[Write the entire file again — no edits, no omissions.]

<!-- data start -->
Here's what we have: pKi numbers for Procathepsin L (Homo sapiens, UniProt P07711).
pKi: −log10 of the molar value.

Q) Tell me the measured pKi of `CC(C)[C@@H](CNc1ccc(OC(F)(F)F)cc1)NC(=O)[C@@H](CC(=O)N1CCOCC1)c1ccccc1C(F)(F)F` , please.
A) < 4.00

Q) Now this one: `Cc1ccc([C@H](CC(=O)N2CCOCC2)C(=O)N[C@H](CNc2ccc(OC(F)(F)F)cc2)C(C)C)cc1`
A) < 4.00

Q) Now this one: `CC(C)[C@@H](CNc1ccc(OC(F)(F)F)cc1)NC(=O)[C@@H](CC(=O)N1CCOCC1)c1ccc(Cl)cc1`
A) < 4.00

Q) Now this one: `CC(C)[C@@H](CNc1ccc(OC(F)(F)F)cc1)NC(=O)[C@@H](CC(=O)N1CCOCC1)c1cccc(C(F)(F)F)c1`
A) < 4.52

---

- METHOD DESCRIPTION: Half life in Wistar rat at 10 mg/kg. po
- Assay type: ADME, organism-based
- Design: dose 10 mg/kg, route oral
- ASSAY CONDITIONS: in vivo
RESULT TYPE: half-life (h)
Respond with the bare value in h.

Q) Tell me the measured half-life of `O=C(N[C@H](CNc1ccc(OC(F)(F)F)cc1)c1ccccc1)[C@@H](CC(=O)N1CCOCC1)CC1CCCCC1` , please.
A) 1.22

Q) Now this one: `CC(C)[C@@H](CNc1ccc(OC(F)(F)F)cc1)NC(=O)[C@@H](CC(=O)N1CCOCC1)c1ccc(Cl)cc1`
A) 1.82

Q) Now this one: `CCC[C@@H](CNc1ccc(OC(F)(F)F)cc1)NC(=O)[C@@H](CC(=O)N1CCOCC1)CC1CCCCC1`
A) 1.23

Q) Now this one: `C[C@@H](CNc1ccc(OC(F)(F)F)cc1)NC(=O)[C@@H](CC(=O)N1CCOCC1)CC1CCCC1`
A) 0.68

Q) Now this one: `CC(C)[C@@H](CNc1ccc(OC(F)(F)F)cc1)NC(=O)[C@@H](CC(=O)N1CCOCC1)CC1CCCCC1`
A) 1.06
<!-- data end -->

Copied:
Here's what we have: pKi numbers for Procathepsin L (Homo sapiens, UniProt P07711).
pKi: −log10 of the molar value.

Q) Tell me the measured pKi of `CC(C)[C@@H](CNc1ccc(OC(F)(F)F)cc1)NC(=O)[C@@H](CC(=O)N1CCOCC1)c1ccccc1C(F)(F)F` , please.
A) < 4.00

Q) Now this one: `Cc1ccc([C@H](CC(=O)N2CCOCC2)C(=O)N[C@H](CNc2ccc(OC(F)(F)F)cc2)C(C)C)cc1`
A) < 4.00

Q) Now this one: `CC(C)[C@@H](CNc1ccc(OC(F)(F)F)cc1)NC(=O)[C@@H](CC(=O)N1CCOCC1)c1ccc(Cl)cc1`
A) < 4.00

Q) Now this one: `CC(C)[C@@H](CNc1ccc(OC(F)(F)F)cc1)NC(=O)[C@@H](CC(=O)N1CCOCC1)c1cccc(C(F)(F)F)c1`
A) < 4.52

---

- METHOD DESCRIPTION: Half life in Wistar rat at 10 mg/kg. po
- Assay type: ADME, organism-based
- Design: dose 10 mg/kg, route oral
- ASSAY CONDITIONS: in vivo
RESULT TYPE: half-life (h)
Respond with the bare value in h.

Q) Tell me the measured half-life of `O=C(N[C@H](CNc1ccc(OC(F)(F)F)cc1)c1ccccc1)[C@@H](CC(=O)N1CCOCC1)CC1CCCCC1` , please.
A) 1.22

Q) Now this one: `CC(C)[C@@H](CNc1ccc(OC(F)(F)F)cc1)NC(=O)[C@@H](CC(=O)N1CCOCC1)c1ccc(Cl)cc1`
A) 1.82

Q) Now this one: `CCC[C@@H](CNc1ccc(OC(F)(F)F)cc1)NC(=O)[C@@H](CC(=O)N1CCOCC1)CC1CCCCC1`
A) 1.23

Q) Now this one: `C[C@@H](CNc1ccc(OC(F)(F)F)cc1)NC(=O)[C@@H](CC(=O)N1CCOCC1)CC1CCCC1`
A) 0.68

Q) Now this one: `CC(C)[C@@H](CNc1ccc(OC(F)(F)F)cc1)NC(=O)[C@@H](CC(=O)N1CCOCC1)CC1CCCCC1`
A) 1.06